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Caring about criminal justice reform means caring about school choice.

Why is America sending mothers to prison for simply sending their children to school?

Kelly William Bolin was sentenced to 3 years in prison and was ordered to pay $30,000 to the school district simply for sending her daughter to a school in a different district than the one she resides in. Bolin’s decision to send her daughter to another school was not a choice; it was a necessity: providing a safe community for her child was her priority. J

Just like Bolin, there are currently many other parents who are not allowed to send their children to other public schools that are not in their districts, thus forcing these kids to remain in unsafe school environments that fail to provide students with a well-rounded education. Private schools are free choice, and so, barring parents from the choice of which public school to send their children is unjust. Although most private schools use school vouchers, financial aid, and scholarships, many low-income families still can not afford to send their kids to private schools. Restricting free choice in terms of public education is classist and furthering inequity.

Thus, we must fight for legislation that allows the option for public education regardless of district code in order to keep our children out of prison, help cultivate citizens, and make sure children are safe in learning environments.

Kelly Williams Bolar is not an outlier.

Take, for example, Tanya Mcdowell. McDowell lied about her district code to enroll her child in a different locality’s school. She was homeless at the time and, like any mother, wanted the best for her child. Even so, she has been villainized, her criminal record brought up in conversations about her decision regarding her child’s education, despite such personal details being irrelevant to the focus of the conversation. She was sent to prison for 5 years.

We, the American people, value education immeasurably because we are aware that education shapes individuals while creating law abiding citizens. We understand that education is not a privilege but instead a human right. And the Constitution requires that all kids be given equal educational opportunity no matter what their race, ethnic background, religion, sex, or whether they are rich or poor, citizen or non-citizen. Let's start treating education like a human right by allowing students to go to schools outside of their districts regardless of their income. Part of this issue does stem from the issue of underfunding public schools in the United States, and let’s not forget the root to the underfunded education problem: redlining. Nevertheless, until education across districts becomes more equitable, we should not barre parents from making decisions to benefit their children. This disproportionately affects minorities and aids in perpetuating poverty among low-income households.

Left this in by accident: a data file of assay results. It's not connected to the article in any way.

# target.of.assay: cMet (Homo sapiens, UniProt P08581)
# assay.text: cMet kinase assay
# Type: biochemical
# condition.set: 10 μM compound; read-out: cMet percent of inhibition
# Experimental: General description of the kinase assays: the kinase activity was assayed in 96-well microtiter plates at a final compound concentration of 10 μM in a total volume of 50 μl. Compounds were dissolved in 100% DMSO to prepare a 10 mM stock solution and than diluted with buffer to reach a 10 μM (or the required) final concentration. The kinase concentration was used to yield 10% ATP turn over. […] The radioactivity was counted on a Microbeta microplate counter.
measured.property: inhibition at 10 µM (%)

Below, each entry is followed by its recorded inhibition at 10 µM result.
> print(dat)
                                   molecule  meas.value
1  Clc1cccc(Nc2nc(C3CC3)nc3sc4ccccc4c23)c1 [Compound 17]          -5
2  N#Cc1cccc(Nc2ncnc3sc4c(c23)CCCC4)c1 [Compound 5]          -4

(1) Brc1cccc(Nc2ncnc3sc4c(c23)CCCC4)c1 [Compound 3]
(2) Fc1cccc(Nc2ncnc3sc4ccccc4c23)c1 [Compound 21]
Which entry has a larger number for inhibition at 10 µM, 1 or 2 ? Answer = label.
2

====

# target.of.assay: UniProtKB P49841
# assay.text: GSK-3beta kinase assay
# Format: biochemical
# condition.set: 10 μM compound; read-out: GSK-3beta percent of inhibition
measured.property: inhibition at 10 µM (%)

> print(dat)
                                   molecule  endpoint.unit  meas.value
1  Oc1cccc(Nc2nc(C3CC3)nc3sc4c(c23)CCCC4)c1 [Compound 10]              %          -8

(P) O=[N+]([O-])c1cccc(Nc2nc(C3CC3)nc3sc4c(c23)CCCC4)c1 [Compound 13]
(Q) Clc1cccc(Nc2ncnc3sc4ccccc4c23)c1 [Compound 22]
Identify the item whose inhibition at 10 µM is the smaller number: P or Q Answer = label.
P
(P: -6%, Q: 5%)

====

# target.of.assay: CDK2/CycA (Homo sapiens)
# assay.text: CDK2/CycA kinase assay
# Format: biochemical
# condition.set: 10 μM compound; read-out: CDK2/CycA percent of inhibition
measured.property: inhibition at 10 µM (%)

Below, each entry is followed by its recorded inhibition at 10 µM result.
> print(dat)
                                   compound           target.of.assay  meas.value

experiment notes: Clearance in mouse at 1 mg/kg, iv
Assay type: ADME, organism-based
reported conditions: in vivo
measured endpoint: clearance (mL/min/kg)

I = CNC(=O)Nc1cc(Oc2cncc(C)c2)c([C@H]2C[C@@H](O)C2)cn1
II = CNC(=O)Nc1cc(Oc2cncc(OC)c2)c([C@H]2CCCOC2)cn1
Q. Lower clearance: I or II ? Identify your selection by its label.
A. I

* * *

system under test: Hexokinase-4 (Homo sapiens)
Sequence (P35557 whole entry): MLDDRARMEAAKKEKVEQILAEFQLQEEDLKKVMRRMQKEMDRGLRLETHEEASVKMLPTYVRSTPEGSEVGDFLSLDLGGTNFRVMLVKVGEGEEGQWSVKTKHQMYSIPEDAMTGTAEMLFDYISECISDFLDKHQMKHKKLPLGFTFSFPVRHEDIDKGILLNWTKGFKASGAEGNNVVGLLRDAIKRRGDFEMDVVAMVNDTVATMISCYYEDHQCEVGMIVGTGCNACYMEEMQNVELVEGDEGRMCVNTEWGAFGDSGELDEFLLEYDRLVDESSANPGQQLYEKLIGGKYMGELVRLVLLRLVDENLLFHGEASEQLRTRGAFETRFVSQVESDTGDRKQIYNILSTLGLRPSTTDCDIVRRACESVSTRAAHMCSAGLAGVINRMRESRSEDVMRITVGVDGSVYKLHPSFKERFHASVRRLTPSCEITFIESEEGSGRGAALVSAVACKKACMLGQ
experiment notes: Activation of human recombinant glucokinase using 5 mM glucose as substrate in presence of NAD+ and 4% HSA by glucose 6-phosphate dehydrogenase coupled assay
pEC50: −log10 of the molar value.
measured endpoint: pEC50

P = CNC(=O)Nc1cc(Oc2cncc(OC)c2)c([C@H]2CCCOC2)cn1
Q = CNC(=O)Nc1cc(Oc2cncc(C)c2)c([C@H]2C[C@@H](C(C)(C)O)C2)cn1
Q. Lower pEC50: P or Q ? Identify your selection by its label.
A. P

For those who are inclined to use the economy as a counterpoint for school choice, such an argument falls through. Students and states spend $7 billion each year paying for learning that should have occurred in high school. It is worse for those who never graduated from high school, which still accounts for more than 15 percent of eligible young people. They are more likely to rely on government programs, as high school dropouts account for 90 percent of welfare recipients, less likely to contribute to economic growth, as the average high school dropout costs the economy $240,000 over a lifetime, and more likely to enter the criminal justice system, as 85 percent of juveniles entering the system are illiterate. Providing students with more opportunities to tailor their learning to their needs and desires, while also providing more marginalized students the opportunity to attend better schools, could put an end to this cycle, or at the very least, decrease the number of high school dropouts.

It has been proven to be true that parents who can pick the school their child attends become more involved in their child's education and improve academic achievement. However, this choice is only given to parents who can afford sending their kids to private schools.

Returning to Tanya McDowell’s story, she is just 1 out of many parents who get fined for sending their kids to school. And there are many more who live in fear of getting caught about lying about their school district simply to give their child a proper education. Allowing school choice will not only help our economy prosper, keep young adults out of jail, allow teachers to tailor the education of students but it will allow families to be in charge of their own education.

But most importantly, we can not forget about the kids-- those with mothers like Kelly William Bolar or Tanya Mcdowell, or the many other kids that have not been caught. Let's help these students who are but the product of red lined communities. Let’s focus on uniting families and allowing them to create their own decision.

Let's do this together by advocating for school choice.


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